Are we witnessing the death of ambition?

What kind of society puts down people who want to achieve as much as they can? A backward one. I find it ridiculous that some of us seem to want others of us to apologize for achieving great success, or for rising to great heights in many spheres of life. When successful people are treated as pariahs in our country, then we have just given ambition a life sentence, at best, and a death sentence, at worse.

Major political parties do not try to win a few seats; they try to win as many seats as possible; and all if they could. The fact that they believe that they will lose some seats does not stop them from trying to win all. Are they greedy? They are not called that; and if they win, they are celebrated as great political institutions and their leaders, great strategists. Politicians don’t often try to win just one term or two; they try to win as many terms as possible; and some will only leave, it seems, in a casket carried by pallbearers. Are they greedy? They are not called that; they are hailed as successful career politicians.

The athlete who goes to two, three, four, or five Olympic games is not considered greedy, but a great champion; an enduring competitor. He or she does not seek to win one gold medal, but as many as possible. Is he or she greedy? No one calls them that; they are called ambitious. What about the individual who gets two or three doctoral degrees; or who obtains thirty or forty patents; or creates more than one hundred apps? Do we call these people greedy? No we don’t; we call them successful. How about Warren Buffet and others who are in hundreds of businesses and investments, and who have earned billions upon billions of dollars? Are they greedy? Do they want everything? Or are these people plying their craft to the best of their ability and wildly succeeding at it?

Who does not want to succeed wildly? What teacher, engineer, athlete, scientist, physician, student, or preacher does not want to succeed wildly? God does not want some men to be saved, he wants “all” to be saved. Is God greedy? No! To want to succeed wildly at that which is good or noble is not a vice; it is a virtue; and it is stupid for anyone to suggest otherwise. If we in this country start putting down people for achieving and achieving wildly, we might as well shut down every school, stop telling our children to aim high, and make poverty and failure our national past time. Frankly, sometimes I think that is what we are doing now, and may be the reason we are achieving so much of it.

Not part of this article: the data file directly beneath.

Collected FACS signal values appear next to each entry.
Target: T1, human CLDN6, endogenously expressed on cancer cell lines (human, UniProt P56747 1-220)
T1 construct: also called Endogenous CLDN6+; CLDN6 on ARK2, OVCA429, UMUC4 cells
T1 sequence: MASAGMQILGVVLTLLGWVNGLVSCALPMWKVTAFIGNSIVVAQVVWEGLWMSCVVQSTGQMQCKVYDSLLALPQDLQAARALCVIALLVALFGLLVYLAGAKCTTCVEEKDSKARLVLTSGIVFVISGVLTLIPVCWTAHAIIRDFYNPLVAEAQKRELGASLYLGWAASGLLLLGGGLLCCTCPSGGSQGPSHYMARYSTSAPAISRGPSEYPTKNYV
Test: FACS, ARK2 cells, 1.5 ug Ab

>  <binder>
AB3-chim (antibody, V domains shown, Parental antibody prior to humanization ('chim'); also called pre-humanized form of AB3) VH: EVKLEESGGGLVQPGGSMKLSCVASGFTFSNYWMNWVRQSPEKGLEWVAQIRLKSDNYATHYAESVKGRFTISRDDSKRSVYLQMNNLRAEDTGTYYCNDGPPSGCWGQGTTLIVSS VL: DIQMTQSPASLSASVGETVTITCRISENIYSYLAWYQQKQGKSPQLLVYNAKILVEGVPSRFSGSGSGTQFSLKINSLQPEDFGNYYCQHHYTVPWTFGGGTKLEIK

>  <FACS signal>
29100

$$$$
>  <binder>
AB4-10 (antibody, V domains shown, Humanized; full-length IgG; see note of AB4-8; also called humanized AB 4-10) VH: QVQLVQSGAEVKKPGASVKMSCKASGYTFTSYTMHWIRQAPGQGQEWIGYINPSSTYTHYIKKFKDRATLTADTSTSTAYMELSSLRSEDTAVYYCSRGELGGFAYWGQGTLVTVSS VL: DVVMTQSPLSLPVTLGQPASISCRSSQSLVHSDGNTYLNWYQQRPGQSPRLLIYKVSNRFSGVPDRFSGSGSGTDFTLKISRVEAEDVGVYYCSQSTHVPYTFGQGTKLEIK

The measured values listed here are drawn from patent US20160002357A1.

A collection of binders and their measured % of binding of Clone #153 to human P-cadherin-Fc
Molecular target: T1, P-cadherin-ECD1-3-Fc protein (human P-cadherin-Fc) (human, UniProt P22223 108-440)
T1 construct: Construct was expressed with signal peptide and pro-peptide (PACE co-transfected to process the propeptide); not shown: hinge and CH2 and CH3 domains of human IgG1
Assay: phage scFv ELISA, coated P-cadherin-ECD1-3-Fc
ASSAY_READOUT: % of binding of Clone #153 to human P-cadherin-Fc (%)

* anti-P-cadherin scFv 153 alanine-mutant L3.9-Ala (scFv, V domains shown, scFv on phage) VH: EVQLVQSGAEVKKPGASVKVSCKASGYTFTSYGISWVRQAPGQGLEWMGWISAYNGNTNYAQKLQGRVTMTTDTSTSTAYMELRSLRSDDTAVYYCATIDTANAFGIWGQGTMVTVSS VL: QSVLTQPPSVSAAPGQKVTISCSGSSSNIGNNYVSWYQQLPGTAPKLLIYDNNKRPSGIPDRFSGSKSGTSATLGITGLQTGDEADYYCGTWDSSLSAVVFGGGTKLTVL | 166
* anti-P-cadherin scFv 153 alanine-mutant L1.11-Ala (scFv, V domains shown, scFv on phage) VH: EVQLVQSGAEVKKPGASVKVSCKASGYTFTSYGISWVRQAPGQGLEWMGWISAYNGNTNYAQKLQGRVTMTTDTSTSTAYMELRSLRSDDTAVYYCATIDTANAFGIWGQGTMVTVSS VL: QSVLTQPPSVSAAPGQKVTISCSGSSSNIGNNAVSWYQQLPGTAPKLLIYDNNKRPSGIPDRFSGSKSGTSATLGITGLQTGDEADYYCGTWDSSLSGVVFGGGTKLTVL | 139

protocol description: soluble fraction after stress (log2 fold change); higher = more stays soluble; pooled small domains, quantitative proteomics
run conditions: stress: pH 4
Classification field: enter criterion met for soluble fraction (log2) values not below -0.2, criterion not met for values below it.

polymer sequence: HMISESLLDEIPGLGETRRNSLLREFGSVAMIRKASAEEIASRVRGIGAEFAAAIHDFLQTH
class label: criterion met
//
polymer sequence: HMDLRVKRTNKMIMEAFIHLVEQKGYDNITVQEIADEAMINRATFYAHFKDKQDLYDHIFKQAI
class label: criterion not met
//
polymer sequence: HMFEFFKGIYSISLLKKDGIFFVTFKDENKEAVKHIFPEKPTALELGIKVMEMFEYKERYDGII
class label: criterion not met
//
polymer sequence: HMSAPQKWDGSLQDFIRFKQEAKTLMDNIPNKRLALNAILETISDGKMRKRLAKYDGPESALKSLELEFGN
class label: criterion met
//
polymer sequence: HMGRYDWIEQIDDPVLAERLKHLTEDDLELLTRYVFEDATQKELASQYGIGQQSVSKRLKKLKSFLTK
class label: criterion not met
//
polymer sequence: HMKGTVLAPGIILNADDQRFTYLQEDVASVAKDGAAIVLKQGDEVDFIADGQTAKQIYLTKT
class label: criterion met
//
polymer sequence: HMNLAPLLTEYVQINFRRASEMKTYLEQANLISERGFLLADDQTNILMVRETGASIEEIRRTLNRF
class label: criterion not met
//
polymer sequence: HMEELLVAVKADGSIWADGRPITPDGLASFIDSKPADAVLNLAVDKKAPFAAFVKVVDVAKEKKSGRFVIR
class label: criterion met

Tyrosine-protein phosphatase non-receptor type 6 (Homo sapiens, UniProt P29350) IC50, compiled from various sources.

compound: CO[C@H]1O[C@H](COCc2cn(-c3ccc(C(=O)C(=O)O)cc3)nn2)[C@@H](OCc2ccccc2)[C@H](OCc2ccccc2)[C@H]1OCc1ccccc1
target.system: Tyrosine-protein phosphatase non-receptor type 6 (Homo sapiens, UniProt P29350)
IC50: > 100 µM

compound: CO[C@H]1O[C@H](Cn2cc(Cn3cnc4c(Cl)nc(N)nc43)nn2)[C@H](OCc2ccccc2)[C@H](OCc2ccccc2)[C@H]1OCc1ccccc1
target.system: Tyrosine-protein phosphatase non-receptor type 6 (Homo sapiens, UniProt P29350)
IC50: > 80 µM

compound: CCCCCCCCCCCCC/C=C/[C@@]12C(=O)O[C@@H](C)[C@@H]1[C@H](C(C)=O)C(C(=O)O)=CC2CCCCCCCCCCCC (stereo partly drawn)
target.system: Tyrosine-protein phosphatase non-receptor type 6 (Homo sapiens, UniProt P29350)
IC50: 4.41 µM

Ambition is no shame. Achievement is no vice. Wild success is no failing. Ambition, achievement and success should be honored and promoted, in all areas of life, including wealth building and business. The Bahamian who nobly pursues an idea and does the fine work of turning it into a wildly successful business should be honored. If they happen to have a passion for politics or religion, or something else and excels at that, then wonderful, so long as they do good for the society. If they continue to pursue wealth and business in order to continue to wildly succeed, then good for them. The master rewards the servant who grows his talents the most, rather than the one who, in false humility and fear, buries it in the ground, and grows it little. In fact, he takes from the latter and gives to the former. Ambition is no shame. Achievement is no vice.

Only a small mind scoffs at ambition. Only a jealous soul mocks achievement. Only a wicked heart does not want others to be wildly successful at their craft the way it is successful at its craft. If you are a Bahamian desirous of becoming outrageously successful, good for you. If you are achieving awesome success, good for you. If you want to own and buy up as many businesses as you can and lead them to unbelievable success, good for you. You are the type citizen we need, and I pray that you and more like you flourish.

Contributed by: Zhivargo Laing
• Zhivargo Laing is a Bahamian economic consultant and former Cabinet minister who represented the Marco City constituency in the House of Assembly.

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